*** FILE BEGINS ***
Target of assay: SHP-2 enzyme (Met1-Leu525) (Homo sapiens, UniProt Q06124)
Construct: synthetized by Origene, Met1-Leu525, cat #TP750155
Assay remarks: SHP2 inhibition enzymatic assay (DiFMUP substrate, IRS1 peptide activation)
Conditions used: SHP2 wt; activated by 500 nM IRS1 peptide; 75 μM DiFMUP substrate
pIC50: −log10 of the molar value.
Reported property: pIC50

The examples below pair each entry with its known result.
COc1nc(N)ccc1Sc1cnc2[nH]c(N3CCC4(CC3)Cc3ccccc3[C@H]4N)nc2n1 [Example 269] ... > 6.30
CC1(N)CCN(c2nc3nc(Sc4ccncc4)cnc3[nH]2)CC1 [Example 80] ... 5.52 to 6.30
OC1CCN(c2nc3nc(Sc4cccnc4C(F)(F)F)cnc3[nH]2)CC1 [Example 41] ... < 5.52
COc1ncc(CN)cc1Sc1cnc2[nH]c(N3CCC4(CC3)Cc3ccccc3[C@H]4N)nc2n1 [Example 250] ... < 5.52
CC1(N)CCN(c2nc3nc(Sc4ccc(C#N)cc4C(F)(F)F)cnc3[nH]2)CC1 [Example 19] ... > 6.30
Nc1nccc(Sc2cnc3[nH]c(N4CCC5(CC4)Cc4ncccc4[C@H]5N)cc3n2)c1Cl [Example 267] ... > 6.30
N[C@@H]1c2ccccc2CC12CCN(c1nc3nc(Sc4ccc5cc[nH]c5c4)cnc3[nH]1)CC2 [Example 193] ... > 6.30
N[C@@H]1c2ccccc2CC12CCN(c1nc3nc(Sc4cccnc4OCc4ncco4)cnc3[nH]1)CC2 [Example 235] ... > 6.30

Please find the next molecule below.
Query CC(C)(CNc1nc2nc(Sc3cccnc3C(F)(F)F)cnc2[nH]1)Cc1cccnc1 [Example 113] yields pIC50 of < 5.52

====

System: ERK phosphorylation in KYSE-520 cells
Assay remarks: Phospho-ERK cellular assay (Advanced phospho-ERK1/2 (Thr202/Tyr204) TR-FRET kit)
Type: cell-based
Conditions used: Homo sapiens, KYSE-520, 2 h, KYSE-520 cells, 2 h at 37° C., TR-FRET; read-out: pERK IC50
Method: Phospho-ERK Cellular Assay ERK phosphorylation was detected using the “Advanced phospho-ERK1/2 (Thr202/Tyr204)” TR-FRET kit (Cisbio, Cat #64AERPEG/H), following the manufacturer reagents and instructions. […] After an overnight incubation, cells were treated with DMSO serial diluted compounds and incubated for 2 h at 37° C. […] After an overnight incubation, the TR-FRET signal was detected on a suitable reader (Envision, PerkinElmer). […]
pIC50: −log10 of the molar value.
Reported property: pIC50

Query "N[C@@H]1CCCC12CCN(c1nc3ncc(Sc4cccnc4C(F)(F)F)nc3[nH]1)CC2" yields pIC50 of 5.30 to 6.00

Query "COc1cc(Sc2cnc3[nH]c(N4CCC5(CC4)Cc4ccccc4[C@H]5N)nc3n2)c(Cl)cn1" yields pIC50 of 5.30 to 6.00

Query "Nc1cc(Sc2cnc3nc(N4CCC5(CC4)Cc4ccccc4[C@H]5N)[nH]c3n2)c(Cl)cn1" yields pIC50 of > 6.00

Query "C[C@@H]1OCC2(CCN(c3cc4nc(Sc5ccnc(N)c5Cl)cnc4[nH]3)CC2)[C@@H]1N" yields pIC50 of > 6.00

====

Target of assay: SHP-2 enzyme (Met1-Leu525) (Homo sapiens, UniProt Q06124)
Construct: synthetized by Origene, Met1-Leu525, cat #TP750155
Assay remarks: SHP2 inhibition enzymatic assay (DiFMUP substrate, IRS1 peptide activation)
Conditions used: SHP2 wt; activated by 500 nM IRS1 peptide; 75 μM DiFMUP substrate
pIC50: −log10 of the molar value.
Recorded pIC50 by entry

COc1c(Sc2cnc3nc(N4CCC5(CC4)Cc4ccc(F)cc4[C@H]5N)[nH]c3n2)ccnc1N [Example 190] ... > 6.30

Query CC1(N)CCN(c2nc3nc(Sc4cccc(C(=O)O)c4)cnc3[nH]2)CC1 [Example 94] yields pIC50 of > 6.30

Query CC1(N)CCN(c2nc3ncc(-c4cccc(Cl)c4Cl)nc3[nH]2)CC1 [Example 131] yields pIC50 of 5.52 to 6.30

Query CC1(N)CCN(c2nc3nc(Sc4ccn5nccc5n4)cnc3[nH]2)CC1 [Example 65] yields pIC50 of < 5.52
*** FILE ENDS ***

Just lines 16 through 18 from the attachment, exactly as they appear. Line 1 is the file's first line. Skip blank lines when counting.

Please find the next molecule below.
Query CC(C)(CNc1nc2nc(Sc3cccnc3C(F)(F)F)cnc2[nH]1)Cc1cccnc1 [Example 113] yields pIC50 of < 5.52

====